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Kevin Schlosser Authors, "Full-Blown Due Diligence Not Required to Prove Reasonable Reliance"

Aug 12, 2016Commercial LitigationLitigation & Dispute Resolution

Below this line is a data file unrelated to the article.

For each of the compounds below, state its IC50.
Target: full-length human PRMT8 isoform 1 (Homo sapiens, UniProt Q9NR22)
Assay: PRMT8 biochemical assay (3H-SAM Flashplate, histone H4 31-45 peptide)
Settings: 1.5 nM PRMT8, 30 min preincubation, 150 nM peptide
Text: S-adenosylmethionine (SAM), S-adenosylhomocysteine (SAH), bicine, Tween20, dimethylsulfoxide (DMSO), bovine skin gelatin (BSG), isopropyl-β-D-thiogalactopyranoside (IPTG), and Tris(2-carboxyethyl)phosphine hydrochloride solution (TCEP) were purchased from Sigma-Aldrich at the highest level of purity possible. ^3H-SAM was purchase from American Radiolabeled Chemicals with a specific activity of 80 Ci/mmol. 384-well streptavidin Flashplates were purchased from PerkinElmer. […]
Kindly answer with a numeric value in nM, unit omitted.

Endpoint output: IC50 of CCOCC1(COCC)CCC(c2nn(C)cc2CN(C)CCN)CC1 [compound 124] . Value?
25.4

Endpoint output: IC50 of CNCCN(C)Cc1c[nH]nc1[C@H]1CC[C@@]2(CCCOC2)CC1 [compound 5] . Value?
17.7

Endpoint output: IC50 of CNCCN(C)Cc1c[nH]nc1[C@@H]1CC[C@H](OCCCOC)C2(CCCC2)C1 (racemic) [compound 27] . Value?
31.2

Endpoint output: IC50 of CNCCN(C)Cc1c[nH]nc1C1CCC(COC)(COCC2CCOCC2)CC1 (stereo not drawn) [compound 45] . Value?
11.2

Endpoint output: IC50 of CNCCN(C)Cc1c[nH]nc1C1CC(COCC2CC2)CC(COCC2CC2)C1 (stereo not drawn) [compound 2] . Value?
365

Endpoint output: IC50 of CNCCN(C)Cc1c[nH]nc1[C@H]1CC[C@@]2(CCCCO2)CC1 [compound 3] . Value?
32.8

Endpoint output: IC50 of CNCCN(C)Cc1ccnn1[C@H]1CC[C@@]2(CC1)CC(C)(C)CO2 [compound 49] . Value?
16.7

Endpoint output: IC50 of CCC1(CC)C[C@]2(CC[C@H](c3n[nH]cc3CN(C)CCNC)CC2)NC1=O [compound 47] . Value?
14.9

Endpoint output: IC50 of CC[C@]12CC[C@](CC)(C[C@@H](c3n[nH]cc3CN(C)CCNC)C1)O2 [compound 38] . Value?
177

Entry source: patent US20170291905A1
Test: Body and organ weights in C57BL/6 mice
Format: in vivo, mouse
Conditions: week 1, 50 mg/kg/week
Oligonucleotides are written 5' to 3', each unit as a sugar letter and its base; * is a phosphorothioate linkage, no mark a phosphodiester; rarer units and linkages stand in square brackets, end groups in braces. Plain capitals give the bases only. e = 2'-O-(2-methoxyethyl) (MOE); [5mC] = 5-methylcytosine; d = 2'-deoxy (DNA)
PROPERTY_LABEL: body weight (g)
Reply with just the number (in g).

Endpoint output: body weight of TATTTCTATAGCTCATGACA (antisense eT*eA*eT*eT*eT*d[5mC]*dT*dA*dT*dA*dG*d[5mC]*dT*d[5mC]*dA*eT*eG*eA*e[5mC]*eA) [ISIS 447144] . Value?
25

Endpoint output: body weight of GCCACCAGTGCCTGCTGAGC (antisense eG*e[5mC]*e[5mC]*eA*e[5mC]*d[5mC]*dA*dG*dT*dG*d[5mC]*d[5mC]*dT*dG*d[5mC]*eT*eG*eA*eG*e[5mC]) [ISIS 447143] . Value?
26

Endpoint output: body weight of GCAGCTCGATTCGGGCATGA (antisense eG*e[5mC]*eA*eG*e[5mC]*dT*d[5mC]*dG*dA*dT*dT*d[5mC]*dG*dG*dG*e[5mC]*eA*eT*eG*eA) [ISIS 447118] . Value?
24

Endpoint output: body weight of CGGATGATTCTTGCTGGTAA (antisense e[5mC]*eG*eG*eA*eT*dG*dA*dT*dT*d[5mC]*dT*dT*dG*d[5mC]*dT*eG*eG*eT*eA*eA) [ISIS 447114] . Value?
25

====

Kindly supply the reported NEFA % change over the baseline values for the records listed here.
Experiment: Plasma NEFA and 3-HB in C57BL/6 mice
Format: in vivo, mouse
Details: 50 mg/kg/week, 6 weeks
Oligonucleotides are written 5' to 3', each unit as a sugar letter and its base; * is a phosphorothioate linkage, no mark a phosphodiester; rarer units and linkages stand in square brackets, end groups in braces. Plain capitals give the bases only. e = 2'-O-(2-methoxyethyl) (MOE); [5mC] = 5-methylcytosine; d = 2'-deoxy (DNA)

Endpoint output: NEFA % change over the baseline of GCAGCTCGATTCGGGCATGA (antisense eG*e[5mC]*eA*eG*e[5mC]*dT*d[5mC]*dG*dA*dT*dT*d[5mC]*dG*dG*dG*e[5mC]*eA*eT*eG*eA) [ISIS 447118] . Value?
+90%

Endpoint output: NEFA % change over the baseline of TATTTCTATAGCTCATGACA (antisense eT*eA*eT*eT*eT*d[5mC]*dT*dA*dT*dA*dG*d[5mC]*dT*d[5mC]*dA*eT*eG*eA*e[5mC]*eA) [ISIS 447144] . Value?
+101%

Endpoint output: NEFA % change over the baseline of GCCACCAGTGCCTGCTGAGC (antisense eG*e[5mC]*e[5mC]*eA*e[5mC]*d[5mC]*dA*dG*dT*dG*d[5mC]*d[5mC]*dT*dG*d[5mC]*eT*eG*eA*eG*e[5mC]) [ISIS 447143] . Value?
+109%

Media Source: The August 10, 2016 decision in Amusement Industry, Inc. v. Stern, 07Civ.11586 (S.D.N.Y. Aug. 10, 2016) is quite an instructive analysis of fraud claims. This post will address the analysis on proving reasonable reliance. The magistrate judge issued a report and recommendation recommending that plaintiffs’ motion for summary judgment be granted on their fraud cause of action, resulting in $13 million in damages. In Stern, the defendants agreed to purchase a portfolio of eleven retail shopping centers for approximately $128 million. In the course of this transaction, the defendants had procured a loan by defrauding Citigroup, and one of the defendants pled guilty to committing wire fraud. Prior to the closing with Citigroup, one of the defendants had approached the plaintiffs and requested that they contribute money to the investment in the portfolio. Based upon representations made by defendants, plaintiffs eventually agreed to invest $13 million in the portfolio. One defendant had repeatedly invoked his Fifth Amendment rights when questioned about the series of misrepresentations, forgeries, and manipulation of emails. (The court had previously determined that defendant’s invocation of the Fifth Amendment right could be used as an inference of wrongdoing.) There were a number of alleged misrepresentations. Among them: The equity interest that defendants promised to plaintiffs turned out to conflict with the financing documents with Citigroup and therefore could not have been implemented. Defendants also misrepresented to plaintiffs that another sophisticated investor was involved in the deal and would guarantee plaintiffs’ investment. In addressing plaintiffs’ motion for summary judgment, the court focused on the element of “reasonable reliance” among others, noting: “To succeed on a fraud claim under New York law, a plaintiff must show that it reasonably relied on a false statement made by or caused to be made by the defendant.” The court continued: “In determining whether a plaintiff reasonably relied on the misrepresentations of a defendant, courts ‘consider the entire context of the transaction, including factors such as its complexity and magnitude, the sophistication of the parties, and the content of any agreements between them.’…reasonable reliance does not require ‘due diligence’ but only that plaintiff performed ‘minimal diligence’ or care that ‘negat[es] its own recklessness.’…Nevertheless if ‘plaintiff has the means of knowing, by the exercise of ordinary intelligence, the truth, or the real quality of the subject of the representation, he must make use of those means, or he will not be heard to complain that he was induced to enter into the transaction by misrepresentations.’” Based upon such law, the court found that a “reasonable jury could conclude only that [plaintiff] reasonably relied on the multiple representations that [the alleged third party investor], an experienced and financially stable investor, was a co-conspirator” on the portfolio deal. The court found that while there was “no evidence that [plaintiff] ever attempted to contact [the alleged third party investor] directly or to otherwise confirm his involvement in the transaction, the evidence is uncontroverted that [defendant], through [his attorney], provided [plaintiffs’] attorney with documents containing [the third party investor’s] signatures. ... It would not be reasonable to expect that [plaintiff] should have then conducted an investigation into whether these signatures were forgeries. The court also ruled that plaintiffs could not reasonably be expected to have questioned Citigroup regarding the legitimacy of the overall arrangement. As shown by the decision in Stern, the element of “justifiable reliance” is often analyzed in a highly fact-sensitive manner. The level of diligence expected of a plaintiff alleging fraud is often affected by the extent of the misrepresentations made and whether plaintiff had exercised “ordinary intelligence” in assessing the representations made.